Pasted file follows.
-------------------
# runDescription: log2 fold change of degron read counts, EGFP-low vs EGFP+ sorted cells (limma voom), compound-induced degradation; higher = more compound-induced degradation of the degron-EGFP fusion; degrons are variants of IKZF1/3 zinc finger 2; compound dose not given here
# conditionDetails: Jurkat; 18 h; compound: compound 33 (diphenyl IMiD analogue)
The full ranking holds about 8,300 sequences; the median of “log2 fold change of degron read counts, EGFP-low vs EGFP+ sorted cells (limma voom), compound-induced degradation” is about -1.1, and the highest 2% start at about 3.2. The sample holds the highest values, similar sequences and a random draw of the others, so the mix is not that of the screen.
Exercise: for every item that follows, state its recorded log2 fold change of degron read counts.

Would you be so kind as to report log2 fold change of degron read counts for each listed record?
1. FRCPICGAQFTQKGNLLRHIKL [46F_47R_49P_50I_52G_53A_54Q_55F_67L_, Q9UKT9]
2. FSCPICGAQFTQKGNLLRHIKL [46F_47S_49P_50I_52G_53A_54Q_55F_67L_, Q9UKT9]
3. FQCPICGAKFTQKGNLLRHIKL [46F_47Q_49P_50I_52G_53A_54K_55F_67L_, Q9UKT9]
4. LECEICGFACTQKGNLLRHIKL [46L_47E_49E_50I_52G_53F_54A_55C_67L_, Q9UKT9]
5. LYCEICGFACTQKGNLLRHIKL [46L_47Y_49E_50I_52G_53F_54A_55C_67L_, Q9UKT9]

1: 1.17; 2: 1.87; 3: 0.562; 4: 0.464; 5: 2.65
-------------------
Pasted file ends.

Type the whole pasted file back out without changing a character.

# runDescription: log2 fold change of degron read counts, EGFP-low vs EGFP+ sorted cells (limma voom), compound-induced degradation; higher = more compound-induced degradation of the degron-EGFP fusion; degrons are variants of IKZF1/3 zinc finger 2; compound dose not given here
# conditionDetails: Jurkat; 18 h; compound: compound 33 (diphenyl IMiD analogue)
The full ranking holds about 8,300 sequences; the median of “log2 fold change of degron read counts, EGFP-low vs EGFP+ sorted cells (limma voom), compound-induced degradation” is about -1.1, and the highest 2% start at about 3.2. The sample holds the highest values, similar sequences and a random draw of the others, so the mix is not that of the screen.
Exercise: for every item that follows, state its recorded log2 fold change of degron read counts.

Would you be so kind as to report log2 fold change of degron read counts for each listed record?
1. FRCPICGAQFTQKGNLLRHIKL [46F_47R_49P_50I_52G_53A_54Q_55F_67L_, Q9UKT9]
2. FSCPICGAQFTQKGNLLRHIKL [46F_47S_49P_50I_52G_53A_54Q_55F_67L_, Q9UKT9]
3. FQCPICGAKFTQKGNLLRHIKL [46F_47Q_49P_50I_52G_53A_54K_55F_67L_, Q9UKT9]
4. LECEICGFACTQKGNLLRHIKL [46L_47E_49E_50I_52G_53F_54A_55C_67L_, Q9UKT9]
5. LYCEICGFACTQKGNLLRHIKL [46L_47Y_49E_50I_52G_53F_54A_55C_67L_, Q9UKT9]

1: 1.17; 2: 1.87; 3: 0.562; 4: 0.464; 5: 2.65